About $1 billion was lost through phishing last year, and attacks are on the rise--e-commerce shoppers have grown cautious.
Posted Jun 23, 2005
Lapses in consumer data security, coupled with double-digit growth in the volume of phishing attacks, are gutting the public's confidence in online commerce and banking, according to a survey by Gartner. Response to the increasing hostility of the e-environment is having serious financial and behavioral repercussions for consumers and companies alike.
The survey of 5,000 adult Internet users, "Increased Phishing and Online Attacks Cause Dip in Consumer Confidence," shows that the number of people targeted by phishing email attacks grew 28 percent in the year ending May 2005. An estimated 73 million U.S. adults believe they received 50 or more such emails in the past year, up from 57 million in the previous year's survey. The attacks aren't slowing down, either--more than 40 percent of survey participants reported receiving phishing emails in the two weeks prior to the survey, with another 23 percent in a month's time.
This translates to a large economic drain: 2.4 million consumers report losing money through being phished, with 1.2 million of them totaling a loss of $929 million in the year covered by the survey. Banks and credit cards repaid most of the money, according to survey participants.
The study notes that more than 80 percent of U.S. online consumers said concern over security issues has reduced their trust in email from companies and individuals they don't know personally, with 85 percent of that number simply deleting suspect email without examining it. The danger that consumers perceive will likely mean higher communication costs for banks and other organizations that email their customers, according to Avivah Litan, vice president and research director for Gartner. "This figure has serious implications," Litan says. "For example, a bill sent electronically costs about half of what a bill costs when sent through [the] mail." A bright spot in these figures is that 51 percent of consumers who were targeted by phishing emails chose to report the occurrence to the company being impersonated, and the consumers rated their satisfaction with company response at 3.73 out of 5.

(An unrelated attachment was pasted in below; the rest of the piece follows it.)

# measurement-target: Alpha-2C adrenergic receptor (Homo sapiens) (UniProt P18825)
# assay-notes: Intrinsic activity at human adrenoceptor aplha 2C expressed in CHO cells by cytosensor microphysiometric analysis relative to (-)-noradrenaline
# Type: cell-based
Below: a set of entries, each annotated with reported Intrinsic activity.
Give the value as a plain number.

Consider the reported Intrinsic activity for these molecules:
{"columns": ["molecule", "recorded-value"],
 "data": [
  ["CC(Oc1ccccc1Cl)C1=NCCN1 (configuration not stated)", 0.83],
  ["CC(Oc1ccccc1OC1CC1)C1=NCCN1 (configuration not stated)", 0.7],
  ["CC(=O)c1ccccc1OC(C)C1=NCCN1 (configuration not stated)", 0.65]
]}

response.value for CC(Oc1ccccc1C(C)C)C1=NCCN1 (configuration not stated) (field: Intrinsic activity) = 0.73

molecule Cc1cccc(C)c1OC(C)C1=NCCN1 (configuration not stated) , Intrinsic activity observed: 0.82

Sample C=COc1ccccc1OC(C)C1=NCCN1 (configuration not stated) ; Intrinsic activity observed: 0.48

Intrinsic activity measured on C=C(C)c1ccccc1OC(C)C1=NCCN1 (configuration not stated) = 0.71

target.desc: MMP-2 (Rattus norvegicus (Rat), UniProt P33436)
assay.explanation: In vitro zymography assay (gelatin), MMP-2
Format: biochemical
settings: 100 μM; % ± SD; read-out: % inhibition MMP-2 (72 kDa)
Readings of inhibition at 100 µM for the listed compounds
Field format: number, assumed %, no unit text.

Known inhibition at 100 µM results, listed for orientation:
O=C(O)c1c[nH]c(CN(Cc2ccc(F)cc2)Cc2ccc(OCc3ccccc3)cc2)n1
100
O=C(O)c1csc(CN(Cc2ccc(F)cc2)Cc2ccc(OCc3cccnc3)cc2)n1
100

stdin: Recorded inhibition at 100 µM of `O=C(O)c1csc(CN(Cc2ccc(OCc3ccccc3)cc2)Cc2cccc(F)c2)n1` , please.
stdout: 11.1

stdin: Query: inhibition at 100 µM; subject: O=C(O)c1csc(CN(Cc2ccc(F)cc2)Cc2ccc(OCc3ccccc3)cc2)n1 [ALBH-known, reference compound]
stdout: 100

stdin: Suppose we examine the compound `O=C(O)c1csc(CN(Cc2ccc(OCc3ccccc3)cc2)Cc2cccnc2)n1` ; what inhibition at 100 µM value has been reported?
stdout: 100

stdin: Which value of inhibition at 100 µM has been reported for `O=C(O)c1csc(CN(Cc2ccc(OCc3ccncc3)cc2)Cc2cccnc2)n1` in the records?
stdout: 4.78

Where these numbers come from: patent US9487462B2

Change is also occurring in consumer behavior. While 73 percent of respondents are regularly using online banking services and 63 percent pay bills online, customers are changing their usage patterns, Litan says. "Nearly 30 percent of the online bankers say that online attacks have influenced their online banking activities. Over three quarters of this group log in less frequently, and nearly 14 percent of them have stopped paying bills via online banking."
The survey also indicates that more than twice as many consumers worry more about shady characters getting undetected access to credit reports and other sensitive data than about defending against phishing attacks. Inappropriate access to credit data is even more of a concern now that the U.S. government has mandated that consumers be given unlimited free access to their own credit reports by September 2005. This move will make it easier for consumers to monitor credit issues, but about a third of survey respondents are "extremely concerned" that they will suffer identity theft because of unauthorized access to this data.
Gartner estimates that 77 percent of the U.S. online population shopped via the Internet in the 12 months leading up to the survey. Three quarters of them said they were more cautious about where they buy goods online, and one in three reported that security concerns caused them to buy fewer items online. "We are seeing unprecedented levels in consumer transactions online," Litan says. "Yet businesses cannot rely on the Internet to lower costs and improve marketing efforts indefinitely if consumer trust continues to decline."
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